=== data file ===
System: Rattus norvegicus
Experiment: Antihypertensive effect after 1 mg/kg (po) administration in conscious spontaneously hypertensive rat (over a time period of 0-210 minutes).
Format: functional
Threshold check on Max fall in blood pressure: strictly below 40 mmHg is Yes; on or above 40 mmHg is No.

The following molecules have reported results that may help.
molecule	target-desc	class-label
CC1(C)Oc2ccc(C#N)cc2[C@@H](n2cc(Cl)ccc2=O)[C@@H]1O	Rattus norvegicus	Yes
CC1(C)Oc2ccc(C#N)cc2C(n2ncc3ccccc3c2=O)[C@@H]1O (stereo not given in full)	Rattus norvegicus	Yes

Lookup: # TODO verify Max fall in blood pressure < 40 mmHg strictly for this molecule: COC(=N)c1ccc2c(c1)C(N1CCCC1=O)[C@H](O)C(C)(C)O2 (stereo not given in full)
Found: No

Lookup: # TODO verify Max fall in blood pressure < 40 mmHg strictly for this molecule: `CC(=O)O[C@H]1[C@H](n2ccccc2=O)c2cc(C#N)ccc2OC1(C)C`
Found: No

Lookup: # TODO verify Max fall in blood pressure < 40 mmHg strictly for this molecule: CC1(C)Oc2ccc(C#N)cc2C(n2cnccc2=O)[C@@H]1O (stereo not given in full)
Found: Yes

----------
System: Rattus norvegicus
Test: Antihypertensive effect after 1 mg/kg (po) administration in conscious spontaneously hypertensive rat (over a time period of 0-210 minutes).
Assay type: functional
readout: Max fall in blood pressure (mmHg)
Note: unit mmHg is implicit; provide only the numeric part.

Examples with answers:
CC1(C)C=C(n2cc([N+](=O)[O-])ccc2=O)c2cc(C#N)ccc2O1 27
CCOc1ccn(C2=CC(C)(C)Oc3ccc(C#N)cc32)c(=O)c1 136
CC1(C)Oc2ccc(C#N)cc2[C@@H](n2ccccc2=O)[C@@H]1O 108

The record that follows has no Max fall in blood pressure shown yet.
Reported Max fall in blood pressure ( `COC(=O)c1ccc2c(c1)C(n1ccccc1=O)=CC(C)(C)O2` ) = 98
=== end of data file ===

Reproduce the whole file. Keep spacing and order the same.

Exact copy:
System: Rattus norvegicus
Experiment: Antihypertensive effect after 1 mg/kg (po) administration in conscious spontaneously hypertensive rat (over a time period of 0-210 minutes).
Format: functional
Threshold check on Max fall in blood pressure: strictly below 40 mmHg is Yes; on or above 40 mmHg is No.

The following molecules have reported results that may help.
molecule	target-desc	class-label
CC1(C)Oc2ccc(C#N)cc2[C@@H](n2cc(Cl)ccc2=O)[C@@H]1O	Rattus norvegicus	Yes
CC1(C)Oc2ccc(C#N)cc2C(n2ncc3ccccc3c2=O)[C@@H]1O (stereo not given in full)	Rattus norvegicus	Yes

Lookup: # TODO verify Max fall in blood pressure < 40 mmHg strictly for this molecule: COC(=N)c1ccc2c(c1)C(N1CCCC1=O)[C@H](O)C(C)(C)O2 (stereo not given in full)
Found: No

Lookup: # TODO verify Max fall in blood pressure < 40 mmHg strictly for this molecule: `CC(=O)O[C@H]1[C@H](n2ccccc2=O)c2cc(C#N)ccc2OC1(C)C`
Found: No

Lookup: # TODO verify Max fall in blood pressure < 40 mmHg strictly for this molecule: CC1(C)Oc2ccc(C#N)cc2C(n2cnccc2=O)[C@@H]1O (stereo not given in full)
Found: Yes

----------
System: Rattus norvegicus
Test: Antihypertensive effect after 1 mg/kg (po) administration in conscious spontaneously hypertensive rat (over a time period of 0-210 minutes).
Assay type: functional
readout: Max fall in blood pressure (mmHg)
Note: unit mmHg is implicit; provide only the numeric part.

Examples with answers:
CC1(C)C=C(n2cc([N+](=O)[O-])ccc2=O)c2cc(C#N)ccc2O1 27
CCOc1ccn(C2=CC(C)(C)Oc3ccc(C#N)cc32)c(=O)c1 136
CC1(C)Oc2ccc(C#N)cc2[C@@H](n2ccccc2=O)[C@@H]1O 108

The record that follows has no Max fall in blood pressure shown yet.
Reported Max fall in blood pressure ( `COC(=O)c1ccc2c(c1)C(n1ccccc1=O)=CC(C)(C)O2` ) = 98